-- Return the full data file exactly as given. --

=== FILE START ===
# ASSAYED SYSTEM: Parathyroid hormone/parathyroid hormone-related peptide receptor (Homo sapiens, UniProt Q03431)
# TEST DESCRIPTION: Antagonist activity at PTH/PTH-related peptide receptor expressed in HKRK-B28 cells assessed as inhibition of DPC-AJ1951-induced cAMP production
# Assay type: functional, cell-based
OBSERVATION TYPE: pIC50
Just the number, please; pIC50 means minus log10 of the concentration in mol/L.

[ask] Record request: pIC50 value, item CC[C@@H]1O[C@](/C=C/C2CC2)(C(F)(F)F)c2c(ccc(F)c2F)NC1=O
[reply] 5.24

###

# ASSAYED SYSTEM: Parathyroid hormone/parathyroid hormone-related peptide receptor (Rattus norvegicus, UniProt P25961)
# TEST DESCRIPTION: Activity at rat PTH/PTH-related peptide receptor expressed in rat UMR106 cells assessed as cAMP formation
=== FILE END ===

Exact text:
# ASSAYED SYSTEM: Parathyroid hormone/parathyroid hormone-related peptide receptor (Homo sapiens, UniProt Q03431)
# TEST DESCRIPTION: Antagonist activity at PTH/PTH-related peptide receptor expressed in HKRK-B28 cells assessed as inhibition of DPC-AJ1951-induced cAMP production
# Assay type: functional, cell-based
OBSERVATION TYPE: pIC50
Just the number, please; pIC50 means minus log10 of the concentration in mol/L.

[ask] Record request: pIC50 value, item CC[C@@H]1O[C@](/C=C/C2CC2)(C(F)(F)F)c2c(ccc(F)c2F)NC1=O
[reply] 5.24

###

# ASSAYED SYSTEM: Parathyroid hormone/parathyroid hormone-related peptide receptor (Rattus norvegicus, UniProt P25961)
# TEST DESCRIPTION: Activity at rat PTH/PTH-related peptide receptor expressed in rat UMR106 cells assessed as cAMP formation